Half of US Protestant pastors say economic crisis is hurting their church's finances


According to a recent Lifeway Research survey, more than half of American Protestant pastors say that the economic situation has an impact on the finances of their congregation. A first since 2016. In question, not necessarily the donations but above all the costs. 

Is the current economic crisis likely to deeply affect the treasury of the churches? The subprime crisis in 2007 and 2008 had heavily indebted American households, in particular with a loss of 9 million jobs in 2008 and 2009, indirectly affecting congregations.

Due to strong economic growth between 2017 and the onset of the Covid-19 epidemic in the United States, 2018 and 2019 were the only years since 2009 where most pastors saw a positive impact from the economy on the finances of their congregations. Since then, the worry has returned.

A Lifeway Research study published on October 11 finds that 52% of Protestant pastors believe that the impact of the crisis on their churches is negative. A figure significantly higher than that of 2021 where only 37% of them had made the same observation.

The survey conducted from September 6 to 30 among 1 pastors also reveals that 000% of them say that economic circumstances have no impact on their budgets while 40% believe that they do. positively affect. It is the first time since 7 that less than 2012% of Protestant ministers give this positive assessment.

Costs more involved than cash inflows

However, the figures must be contextualized, because it is more the expenses than the income that worries the majority of pastors. “The year-over-year decline in giving affects nearly a quarter of churches, but the percentage is similar to the decade average,” said Scott McConnell, executive director of Lifeway Research.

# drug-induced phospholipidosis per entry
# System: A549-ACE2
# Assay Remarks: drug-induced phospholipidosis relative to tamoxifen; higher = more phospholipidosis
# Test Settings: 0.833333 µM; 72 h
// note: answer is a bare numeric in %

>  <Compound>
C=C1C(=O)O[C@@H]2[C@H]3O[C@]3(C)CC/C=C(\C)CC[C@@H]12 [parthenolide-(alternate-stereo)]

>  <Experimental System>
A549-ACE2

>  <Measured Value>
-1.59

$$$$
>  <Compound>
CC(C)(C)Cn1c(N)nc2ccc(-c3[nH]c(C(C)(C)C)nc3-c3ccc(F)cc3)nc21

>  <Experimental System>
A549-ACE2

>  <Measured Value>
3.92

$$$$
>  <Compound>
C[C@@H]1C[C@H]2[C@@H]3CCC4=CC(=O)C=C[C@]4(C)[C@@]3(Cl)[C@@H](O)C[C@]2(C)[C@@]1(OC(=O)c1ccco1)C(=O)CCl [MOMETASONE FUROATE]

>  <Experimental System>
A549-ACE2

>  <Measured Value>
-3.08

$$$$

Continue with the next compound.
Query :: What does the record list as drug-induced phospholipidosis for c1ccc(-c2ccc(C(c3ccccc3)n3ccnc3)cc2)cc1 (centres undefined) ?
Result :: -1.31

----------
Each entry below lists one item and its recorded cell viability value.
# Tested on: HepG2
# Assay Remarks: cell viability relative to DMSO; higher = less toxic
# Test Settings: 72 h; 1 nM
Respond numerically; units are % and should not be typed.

Thus, 42% of pastors note that donations have not changed compared to 2021, while 32% speak of an increase. For their part, 23% point to a decrease in donations.

On the other hand, inflation, the increase in interest rates and the expected end of the federal government's support for households through the CARES Act have consequences on treasuries. During the crisis, the remuneration of the employees of the congregations had been able to be taken care of by the Wage Protection Program.

This has sometimes led to controversial situations such as in California where the Calvary Chapel was able to collect donations from the faithful while benefiting from this federal program up to $340. The congregation had refused to close despite local authorities' injunctions, later deemed unconstitutional, and had not limited the number of people allowed to participate in its services on site.

Unequal situations according to the churches

Some churches are immensely wealthy and headed by pastors living in opulence without even paying taxes, as in Texas where the Houston Chronicle exhibited in December 2021 a presbytery with 10 bedrooms and 10 and a half bathrooms benefiting from a tax exemption. There are 2 in the state's most populous counties, worth $683 billion, according to the Chronicle.

Pastors of large congregations are thus abusing the provisions of a law which provides tax relief on the residences of clergy members in order to offset the cost of living for pastors receiving low salaries. However, many small communities are facing economic difficulties that the crisis is only aggravating.

Pastors from congregations with less than 50 attendees make up 61% of those surveyed. They are more likely than those with more than 100 devotees to say their budget is being met, but at the same time 31% say offerings have decreased. In contrast, 63% of pastors in churches with 250 or more people see an increase in giving compared to 2021.

The study, which contains a margin of error of 3,2%, also detects disparities between black and white communities. 36% of African-American pastors say giving has dropped, while only 22% of white pastors do.

Jean Sarpedon

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